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  Time Varying Metasurfaces: using rapidly varying components for arbitrary wave transformations (enhanced stipend) Ref: 5054


   Department of Physics and Astronomy

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  Dr S Horsley, Dr Ian hooper, Prof Alastair Hibbins  No more applications being accepted  Funded PhD Project (UK Students Only)

About the Project

Project Description

Metamaterials and metasurfaces are specially structured matter, structured on a small enough scale to change its macroscopic properties. Periodically patterning a surface, for instance with metal and dielectric yields a ‘metasurface’ that can behave as neither of its constituents: e.g. as an effective “artificial” magnetic conductor [1]. As is now well established, slowly grading this structuring can then give additional functionality, the material acting as e.g. a flat lens [2], or a component of an optical computer [3]. Grading a metamaterial in all three dimensions then allows almost arbitrary transformations of the electromagnetic field; from invisibility [3] to super-scattering [4].

Although there is a large space of possible metamaterial devices to explore, there remain immovable constraints that apply to all of them. For example, no metasurface as described above can change the frequency of an incident wave. Furthermore, the maximum bandwidth of any passive absorber is fixed by its thickness and static permeability [5]. It would be a significant advance if we could avoid these constraints.

One way to overcome these constraints is to impose structuring in not only space, but also time. This project will investigate the potential of time varying metasurfaces for controlling antenna radiation. For this we must consider building metamaterials out of elements with properties that can be switched very rapidly, realising effective material parameters that vary in time as well as space. Slow switching (slower than the wave period) amounts to re-configurability, whereas fast switching (on the order of the wave period) gives new functionality where the frequency spectrum of the field can be modified.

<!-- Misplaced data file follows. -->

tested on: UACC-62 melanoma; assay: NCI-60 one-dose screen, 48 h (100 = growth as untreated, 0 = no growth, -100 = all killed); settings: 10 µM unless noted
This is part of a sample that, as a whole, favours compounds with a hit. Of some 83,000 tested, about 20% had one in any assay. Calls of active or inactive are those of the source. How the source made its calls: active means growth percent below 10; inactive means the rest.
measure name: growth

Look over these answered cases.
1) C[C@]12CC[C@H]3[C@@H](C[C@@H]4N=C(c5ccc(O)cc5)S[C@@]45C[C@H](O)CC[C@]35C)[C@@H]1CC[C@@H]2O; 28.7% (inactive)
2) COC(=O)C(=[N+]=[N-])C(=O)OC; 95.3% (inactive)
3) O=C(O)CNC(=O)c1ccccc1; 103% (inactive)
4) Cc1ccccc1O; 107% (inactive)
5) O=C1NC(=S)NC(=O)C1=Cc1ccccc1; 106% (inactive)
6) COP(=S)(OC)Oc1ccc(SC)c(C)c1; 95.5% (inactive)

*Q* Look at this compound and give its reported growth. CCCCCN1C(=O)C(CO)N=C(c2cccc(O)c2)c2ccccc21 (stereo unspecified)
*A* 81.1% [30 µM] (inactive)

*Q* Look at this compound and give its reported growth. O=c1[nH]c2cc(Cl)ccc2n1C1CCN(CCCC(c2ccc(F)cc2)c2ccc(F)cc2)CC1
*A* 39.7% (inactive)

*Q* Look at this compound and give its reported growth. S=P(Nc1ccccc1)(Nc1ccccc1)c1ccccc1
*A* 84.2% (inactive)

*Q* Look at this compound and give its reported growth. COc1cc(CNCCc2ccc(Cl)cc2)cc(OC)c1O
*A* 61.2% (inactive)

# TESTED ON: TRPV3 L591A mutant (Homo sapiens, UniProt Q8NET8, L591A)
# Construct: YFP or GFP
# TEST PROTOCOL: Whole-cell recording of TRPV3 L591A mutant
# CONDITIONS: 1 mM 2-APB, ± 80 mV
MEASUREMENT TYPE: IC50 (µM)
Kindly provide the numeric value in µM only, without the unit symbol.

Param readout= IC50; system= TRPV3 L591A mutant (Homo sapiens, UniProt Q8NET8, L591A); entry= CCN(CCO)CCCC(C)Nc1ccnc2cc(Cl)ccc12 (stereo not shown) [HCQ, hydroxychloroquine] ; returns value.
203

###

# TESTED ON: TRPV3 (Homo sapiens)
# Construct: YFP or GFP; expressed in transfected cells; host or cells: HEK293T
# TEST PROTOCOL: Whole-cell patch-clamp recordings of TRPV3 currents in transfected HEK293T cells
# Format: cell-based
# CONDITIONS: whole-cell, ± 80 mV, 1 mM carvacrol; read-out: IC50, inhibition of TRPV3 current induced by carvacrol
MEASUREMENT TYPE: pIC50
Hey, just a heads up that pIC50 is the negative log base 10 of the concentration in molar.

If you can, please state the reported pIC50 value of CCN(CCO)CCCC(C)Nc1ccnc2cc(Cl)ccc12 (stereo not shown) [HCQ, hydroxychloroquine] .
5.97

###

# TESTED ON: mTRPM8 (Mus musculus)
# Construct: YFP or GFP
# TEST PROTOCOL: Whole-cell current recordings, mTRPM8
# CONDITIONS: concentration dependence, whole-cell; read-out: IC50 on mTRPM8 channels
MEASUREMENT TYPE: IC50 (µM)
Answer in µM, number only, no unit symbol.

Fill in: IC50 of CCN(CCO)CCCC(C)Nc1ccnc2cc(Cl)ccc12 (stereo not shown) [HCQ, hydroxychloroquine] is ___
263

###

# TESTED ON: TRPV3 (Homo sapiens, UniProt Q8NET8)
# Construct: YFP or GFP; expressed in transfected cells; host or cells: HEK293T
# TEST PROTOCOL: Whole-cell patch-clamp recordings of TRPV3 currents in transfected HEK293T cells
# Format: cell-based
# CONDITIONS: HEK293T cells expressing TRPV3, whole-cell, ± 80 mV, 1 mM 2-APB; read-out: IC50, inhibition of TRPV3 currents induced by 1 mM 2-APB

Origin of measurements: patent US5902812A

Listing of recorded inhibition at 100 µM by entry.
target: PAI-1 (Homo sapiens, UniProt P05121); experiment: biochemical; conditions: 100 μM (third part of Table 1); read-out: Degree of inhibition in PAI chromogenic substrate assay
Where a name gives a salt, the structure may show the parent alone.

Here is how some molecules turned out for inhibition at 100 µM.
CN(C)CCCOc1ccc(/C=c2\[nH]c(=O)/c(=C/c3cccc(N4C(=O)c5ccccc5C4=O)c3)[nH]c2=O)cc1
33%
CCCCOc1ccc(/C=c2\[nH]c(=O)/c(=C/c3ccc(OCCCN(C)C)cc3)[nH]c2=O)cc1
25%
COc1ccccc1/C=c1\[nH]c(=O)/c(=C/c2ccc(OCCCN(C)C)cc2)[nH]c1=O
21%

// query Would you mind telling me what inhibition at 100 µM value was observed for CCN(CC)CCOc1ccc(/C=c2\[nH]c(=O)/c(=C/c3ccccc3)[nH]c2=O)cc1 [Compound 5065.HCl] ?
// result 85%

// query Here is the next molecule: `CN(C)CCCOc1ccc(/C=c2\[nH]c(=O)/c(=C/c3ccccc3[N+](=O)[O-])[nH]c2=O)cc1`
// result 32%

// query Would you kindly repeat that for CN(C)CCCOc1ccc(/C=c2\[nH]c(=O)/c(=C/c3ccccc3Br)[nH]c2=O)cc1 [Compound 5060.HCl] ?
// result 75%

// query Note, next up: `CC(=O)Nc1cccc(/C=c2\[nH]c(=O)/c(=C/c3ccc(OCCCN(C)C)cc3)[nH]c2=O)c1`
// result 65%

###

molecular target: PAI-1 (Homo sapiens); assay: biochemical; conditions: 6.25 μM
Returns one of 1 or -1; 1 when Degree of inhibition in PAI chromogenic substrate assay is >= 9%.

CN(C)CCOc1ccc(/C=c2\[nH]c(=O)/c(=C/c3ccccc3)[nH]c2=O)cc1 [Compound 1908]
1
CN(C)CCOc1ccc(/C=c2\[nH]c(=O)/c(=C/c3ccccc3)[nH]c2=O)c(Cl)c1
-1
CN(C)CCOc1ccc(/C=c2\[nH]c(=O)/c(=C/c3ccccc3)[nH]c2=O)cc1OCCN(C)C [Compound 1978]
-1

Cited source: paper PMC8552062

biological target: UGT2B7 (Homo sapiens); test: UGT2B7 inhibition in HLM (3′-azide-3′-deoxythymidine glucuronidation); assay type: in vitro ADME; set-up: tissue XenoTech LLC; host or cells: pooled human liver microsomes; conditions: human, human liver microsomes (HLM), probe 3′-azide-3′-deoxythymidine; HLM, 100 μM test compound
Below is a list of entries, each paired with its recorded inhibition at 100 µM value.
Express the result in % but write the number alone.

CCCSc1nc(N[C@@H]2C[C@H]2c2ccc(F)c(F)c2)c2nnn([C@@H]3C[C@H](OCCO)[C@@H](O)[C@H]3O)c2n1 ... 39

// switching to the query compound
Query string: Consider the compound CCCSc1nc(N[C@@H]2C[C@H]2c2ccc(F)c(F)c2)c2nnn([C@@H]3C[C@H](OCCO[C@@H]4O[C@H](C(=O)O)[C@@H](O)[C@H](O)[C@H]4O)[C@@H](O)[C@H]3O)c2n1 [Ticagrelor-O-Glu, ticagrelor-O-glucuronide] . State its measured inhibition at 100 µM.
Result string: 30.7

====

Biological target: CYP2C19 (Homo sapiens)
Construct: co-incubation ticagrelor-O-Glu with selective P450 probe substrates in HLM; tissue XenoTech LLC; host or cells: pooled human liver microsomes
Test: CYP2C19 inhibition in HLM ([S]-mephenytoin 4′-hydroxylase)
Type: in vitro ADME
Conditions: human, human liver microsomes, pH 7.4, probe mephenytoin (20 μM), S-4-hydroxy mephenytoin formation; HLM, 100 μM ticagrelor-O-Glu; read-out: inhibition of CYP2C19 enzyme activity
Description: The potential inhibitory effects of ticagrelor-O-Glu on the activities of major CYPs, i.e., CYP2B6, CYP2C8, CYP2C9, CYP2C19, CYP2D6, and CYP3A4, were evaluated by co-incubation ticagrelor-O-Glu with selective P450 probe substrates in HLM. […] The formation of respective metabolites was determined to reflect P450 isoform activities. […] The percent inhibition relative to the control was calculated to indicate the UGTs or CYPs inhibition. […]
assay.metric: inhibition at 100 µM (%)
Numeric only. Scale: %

In optics the material parameters can be switched rapidly using materials with an extreme non-linearity (e.g. Indium Tin Oxide [6]), and in acoustics using materials with embedded electronic feedback [7]. This project will explore the physics of time varying metasurfaces realised in the RF and microwave domain, where the effective material parameters can either be varied optically, or electronically [8,9].

We will investigate the theoretical potential of time varying metamaterials, in particular the possibility to overcome size/bandwidth limitations and shape radiation in both frequency and space. We will also develop the experimental capability to realise time varying metasurfaces in the laboratory, using fast electronics and Schottky and pin-diodes, as well as optically modulated semiconductors.

This project will follow the research plan given below:

  • Investigate theoretical possibilities of time varying metasurfaces: (i) designs for surface properties required to reshape spatial and frequency spectrum; (ii) Extend Rosanov limit [5] to time varying absorbers; (iii) theory of antenna radiation next to a time varying material.